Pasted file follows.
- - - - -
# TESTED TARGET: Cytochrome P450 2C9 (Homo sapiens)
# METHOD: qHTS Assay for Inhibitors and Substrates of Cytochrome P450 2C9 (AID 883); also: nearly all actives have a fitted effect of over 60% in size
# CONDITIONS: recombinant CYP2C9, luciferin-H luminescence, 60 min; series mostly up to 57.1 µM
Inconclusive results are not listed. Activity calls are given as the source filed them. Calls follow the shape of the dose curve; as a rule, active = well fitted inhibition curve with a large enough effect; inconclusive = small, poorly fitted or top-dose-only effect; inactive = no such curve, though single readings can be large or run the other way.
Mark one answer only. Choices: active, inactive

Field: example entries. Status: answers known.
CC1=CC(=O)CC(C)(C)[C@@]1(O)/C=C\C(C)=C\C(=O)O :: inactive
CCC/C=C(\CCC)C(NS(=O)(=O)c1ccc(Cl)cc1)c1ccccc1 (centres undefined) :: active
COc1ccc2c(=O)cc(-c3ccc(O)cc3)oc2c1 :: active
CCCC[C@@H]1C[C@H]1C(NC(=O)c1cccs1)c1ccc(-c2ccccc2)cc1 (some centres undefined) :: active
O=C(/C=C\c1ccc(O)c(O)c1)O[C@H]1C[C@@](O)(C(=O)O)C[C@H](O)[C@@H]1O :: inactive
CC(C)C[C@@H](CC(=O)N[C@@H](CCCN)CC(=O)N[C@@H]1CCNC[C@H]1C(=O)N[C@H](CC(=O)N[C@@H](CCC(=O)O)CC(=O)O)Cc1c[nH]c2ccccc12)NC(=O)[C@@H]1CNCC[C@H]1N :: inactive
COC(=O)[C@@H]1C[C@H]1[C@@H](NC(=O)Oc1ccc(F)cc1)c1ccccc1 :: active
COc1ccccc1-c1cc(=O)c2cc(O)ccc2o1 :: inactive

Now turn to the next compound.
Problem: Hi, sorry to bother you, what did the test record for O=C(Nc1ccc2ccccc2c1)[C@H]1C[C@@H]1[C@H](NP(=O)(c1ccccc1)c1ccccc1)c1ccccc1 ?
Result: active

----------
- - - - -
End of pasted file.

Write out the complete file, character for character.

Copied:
# TESTED TARGET: Cytochrome P450 2C9 (Homo sapiens)
# METHOD: qHTS Assay for Inhibitors and Substrates of Cytochrome P450 2C9 (AID 883); also: nearly all actives have a fitted effect of over 60% in size
# CONDITIONS: recombinant CYP2C9, luciferin-H luminescence, 60 min; series mostly up to 57.1 µM
Inconclusive results are not listed. Activity calls are given as the source filed them. Calls follow the shape of the dose curve; as a rule, active = well fitted inhibition curve with a large enough effect; inconclusive = small, poorly fitted or top-dose-only effect; inactive = no such curve, though single readings can be large or run the other way.
Mark one answer only. Choices: active, inactive

Field: example entries. Status: answers known.
CC1=CC(=O)CC(C)(C)[C@@]1(O)/C=C\C(C)=C\C(=O)O :: inactive
CCC/C=C(\CCC)C(NS(=O)(=O)c1ccc(Cl)cc1)c1ccccc1 (centres undefined) :: active
COc1ccc2c(=O)cc(-c3ccc(O)cc3)oc2c1 :: active
CCCC[C@@H]1C[C@H]1C(NC(=O)c1cccs1)c1ccc(-c2ccccc2)cc1 (some centres undefined) :: active
O=C(/C=C\c1ccc(O)c(O)c1)O[C@H]1C[C@@](O)(C(=O)O)C[C@H](O)[C@@H]1O :: inactive
CC(C)C[C@@H](CC(=O)N[C@@H](CCCN)CC(=O)N[C@@H]1CCNC[C@H]1C(=O)N[C@H](CC(=O)N[C@@H](CCC(=O)O)CC(=O)O)Cc1c[nH]c2ccccc12)NC(=O)[C@@H]1CNCC[C@H]1N :: inactive
COC(=O)[C@@H]1C[C@H]1[C@@H](NC(=O)Oc1ccc(F)cc1)c1ccccc1 :: active
COc1ccccc1-c1cc(=O)c2cc(O)ccc2o1 :: inactive

Now turn to the next compound.
Problem: Hi, sorry to bother you, what did the test record for O=C(Nc1ccc2ccccc2c1)[C@H]1C[C@@H]1[C@H](NP(=O)(c1ccccc1)c1ccccc1)c1ccccc1 ?
Result: active

----------